By GARY LEMKE in Tokyo
Bianca Buitendag has been travelling the world for more than half her life. At 13 she went on her first international trip and now, at the age of 27, she is making her fourth visit to Japan. This one, however, is a different experience to any she has been on before.
Buitendag, who has been South Africa’s No 1-ranked professional surfer for as long as she can remember, is ready to apply an exclamation mark to her career at the 2020 Tokyo Olympics – and then get on with the next part of her life story.
“How do you top making history and being part of the first surfing competition in Olympic history?” she asks, rhetorically. “I’m now 27 and surfing has been my life. It’s been a wonderful journey and has shaped me as a person. I’ve given everything I’ve got to the sport and no regrets. How many people get to travel the world doing what they love?”
Buitendag, like so many others, spent her longest time at home since turning professional during the Covid-19 lockdown and spreading of the global pandemic in 2020. It focused her mind and made her think of what happens next.
The obvious answer was to pull on the national colours of the country in which she was born and bred, South Africa and do the country proud at Tokyo.
Even though the 2020 Games became the 2021 Games, her desire to become part of history where the sport debuts at the Olympics, was overwhelming.
And given the nature of surfing, it’s impossible to predict what her medal prospects might be when the competition starts on Sunday, but with her talent, experience and familiarity of the conditions it would be foolish to dismiss her chances.
Wave conditions are expected to produce small swells, but Japan being Japan you can expect the unexpected. “This time of year the conditions are mild, but we have to be ready for changes in the weather, however unlikely. A small typhoon is predicted for next week, so that could increase wave size.”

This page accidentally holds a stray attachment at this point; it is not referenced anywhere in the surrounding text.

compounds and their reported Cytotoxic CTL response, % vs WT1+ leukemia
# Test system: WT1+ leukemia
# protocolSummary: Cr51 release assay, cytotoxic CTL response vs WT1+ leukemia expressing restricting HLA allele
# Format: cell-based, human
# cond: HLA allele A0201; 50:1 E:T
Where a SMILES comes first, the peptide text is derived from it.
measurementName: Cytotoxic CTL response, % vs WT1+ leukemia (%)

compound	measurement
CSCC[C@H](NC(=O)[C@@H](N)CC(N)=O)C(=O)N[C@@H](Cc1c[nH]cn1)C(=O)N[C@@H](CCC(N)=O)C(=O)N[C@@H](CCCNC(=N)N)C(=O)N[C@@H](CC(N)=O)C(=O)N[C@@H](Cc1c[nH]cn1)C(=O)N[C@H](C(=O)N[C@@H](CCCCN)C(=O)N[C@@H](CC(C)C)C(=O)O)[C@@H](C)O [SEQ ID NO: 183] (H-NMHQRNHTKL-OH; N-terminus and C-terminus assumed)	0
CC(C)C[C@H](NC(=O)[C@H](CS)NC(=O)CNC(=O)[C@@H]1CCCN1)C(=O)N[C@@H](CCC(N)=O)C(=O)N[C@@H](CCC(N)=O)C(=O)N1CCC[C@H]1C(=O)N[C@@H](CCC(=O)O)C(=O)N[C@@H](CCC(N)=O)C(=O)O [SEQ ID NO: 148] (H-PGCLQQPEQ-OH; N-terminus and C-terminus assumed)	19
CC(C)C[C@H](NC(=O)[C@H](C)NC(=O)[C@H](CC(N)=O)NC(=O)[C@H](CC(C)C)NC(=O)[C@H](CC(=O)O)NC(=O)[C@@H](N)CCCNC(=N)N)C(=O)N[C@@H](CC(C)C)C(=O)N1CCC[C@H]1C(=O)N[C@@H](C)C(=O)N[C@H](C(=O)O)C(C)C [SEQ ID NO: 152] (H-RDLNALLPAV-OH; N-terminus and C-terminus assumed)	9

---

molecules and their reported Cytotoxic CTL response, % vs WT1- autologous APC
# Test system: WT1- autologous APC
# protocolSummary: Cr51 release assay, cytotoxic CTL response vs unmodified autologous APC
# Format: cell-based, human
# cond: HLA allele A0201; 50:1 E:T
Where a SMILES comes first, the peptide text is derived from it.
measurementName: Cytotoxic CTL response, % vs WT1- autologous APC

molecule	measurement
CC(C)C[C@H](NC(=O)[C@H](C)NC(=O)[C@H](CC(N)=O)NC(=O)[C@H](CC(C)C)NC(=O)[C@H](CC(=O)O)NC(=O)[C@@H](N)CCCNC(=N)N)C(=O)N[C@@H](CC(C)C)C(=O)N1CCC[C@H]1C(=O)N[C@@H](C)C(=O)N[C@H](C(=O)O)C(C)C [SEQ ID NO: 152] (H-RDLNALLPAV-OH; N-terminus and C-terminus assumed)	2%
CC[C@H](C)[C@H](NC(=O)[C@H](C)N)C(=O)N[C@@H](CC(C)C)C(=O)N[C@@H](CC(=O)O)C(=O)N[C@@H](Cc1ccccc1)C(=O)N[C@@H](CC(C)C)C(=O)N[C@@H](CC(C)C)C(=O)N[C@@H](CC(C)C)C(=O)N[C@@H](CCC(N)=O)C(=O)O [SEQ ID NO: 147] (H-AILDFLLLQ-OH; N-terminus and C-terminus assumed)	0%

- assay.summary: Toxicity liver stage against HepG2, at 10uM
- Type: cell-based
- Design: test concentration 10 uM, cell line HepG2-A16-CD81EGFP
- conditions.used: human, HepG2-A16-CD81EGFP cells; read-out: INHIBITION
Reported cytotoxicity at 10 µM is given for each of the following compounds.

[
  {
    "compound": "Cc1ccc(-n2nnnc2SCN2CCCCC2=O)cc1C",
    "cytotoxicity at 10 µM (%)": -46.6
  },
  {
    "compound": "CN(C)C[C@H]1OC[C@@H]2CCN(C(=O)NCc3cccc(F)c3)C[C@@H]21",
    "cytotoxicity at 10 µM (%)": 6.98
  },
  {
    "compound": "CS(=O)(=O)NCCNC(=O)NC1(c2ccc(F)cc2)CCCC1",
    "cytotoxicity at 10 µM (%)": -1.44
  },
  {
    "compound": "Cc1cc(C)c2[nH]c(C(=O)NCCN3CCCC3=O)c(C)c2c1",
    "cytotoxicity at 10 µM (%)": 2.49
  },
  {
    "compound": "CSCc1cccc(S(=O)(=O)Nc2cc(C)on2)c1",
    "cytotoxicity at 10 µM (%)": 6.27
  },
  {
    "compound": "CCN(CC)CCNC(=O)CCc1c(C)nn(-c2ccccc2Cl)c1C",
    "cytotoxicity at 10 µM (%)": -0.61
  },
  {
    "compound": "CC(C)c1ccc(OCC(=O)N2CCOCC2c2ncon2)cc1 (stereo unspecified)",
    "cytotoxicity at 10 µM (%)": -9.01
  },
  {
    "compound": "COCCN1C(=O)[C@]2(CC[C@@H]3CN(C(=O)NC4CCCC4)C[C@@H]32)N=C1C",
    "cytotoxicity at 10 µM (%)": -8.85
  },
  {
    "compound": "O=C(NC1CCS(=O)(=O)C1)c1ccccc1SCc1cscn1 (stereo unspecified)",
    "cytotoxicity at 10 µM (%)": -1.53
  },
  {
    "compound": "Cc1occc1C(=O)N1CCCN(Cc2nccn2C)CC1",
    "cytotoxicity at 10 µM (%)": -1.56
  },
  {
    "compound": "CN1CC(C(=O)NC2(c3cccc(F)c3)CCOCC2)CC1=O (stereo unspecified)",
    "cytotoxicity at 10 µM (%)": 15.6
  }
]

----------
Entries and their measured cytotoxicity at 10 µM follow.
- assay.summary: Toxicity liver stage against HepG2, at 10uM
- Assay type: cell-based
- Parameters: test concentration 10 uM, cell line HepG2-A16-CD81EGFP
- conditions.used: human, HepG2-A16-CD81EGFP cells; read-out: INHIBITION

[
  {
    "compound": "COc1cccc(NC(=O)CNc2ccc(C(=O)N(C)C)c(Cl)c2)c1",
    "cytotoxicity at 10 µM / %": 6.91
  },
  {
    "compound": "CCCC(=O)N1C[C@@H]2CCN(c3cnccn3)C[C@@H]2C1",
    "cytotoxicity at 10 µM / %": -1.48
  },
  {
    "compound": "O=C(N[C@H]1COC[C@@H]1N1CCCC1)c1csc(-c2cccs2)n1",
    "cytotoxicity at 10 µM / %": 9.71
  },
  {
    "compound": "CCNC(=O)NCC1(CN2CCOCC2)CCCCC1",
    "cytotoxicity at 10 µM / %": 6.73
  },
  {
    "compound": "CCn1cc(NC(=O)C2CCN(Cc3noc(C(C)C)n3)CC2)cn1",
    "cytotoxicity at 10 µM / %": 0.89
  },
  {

Stop. Right. There. A “small typhoon”? She laughs. “We call it a frontal system that will be coming through, here the reference is just a little different. Nothing major to worry about!”
Not like the time then in 2018 when she was competing in Japan in challenging weather and rewatching video footage a while later that a friend shot from a beachfront apartment. “The video shows the beach, the waves and then pans to the bath. The bath water was ‘shaking’, in fact the entire building was shaking.”
After these Games it will be back home and then … well, on to the next life chapter.
“This will be my last event as a professional. I’ve had a great ride and it’s the perfect way to finish off my career. I’m 27 and right in the middle of the age spectrum. There are 13 girls on the world tour and only three of them are over the age of 30. I’ve had plenty of travelling through airports and living out of suitcases so that it’s time now to put the roots down.
“Covid’s lockdown also made me realise how important home is and I’m ready to do that.”
Home is Victoria Bay, on South Africa’s Garden Route. “It’s a beautiful part of the world and one that you never get tired of. I am looking forward to my next career where I’m getting involved in property development. There are such beautiful spots and I just love the area between Wilderness and Mossel Bay.”
First, though, is the small matter of making more history and this time it’s etching in her name as a pioneer for the sport in the Olympics.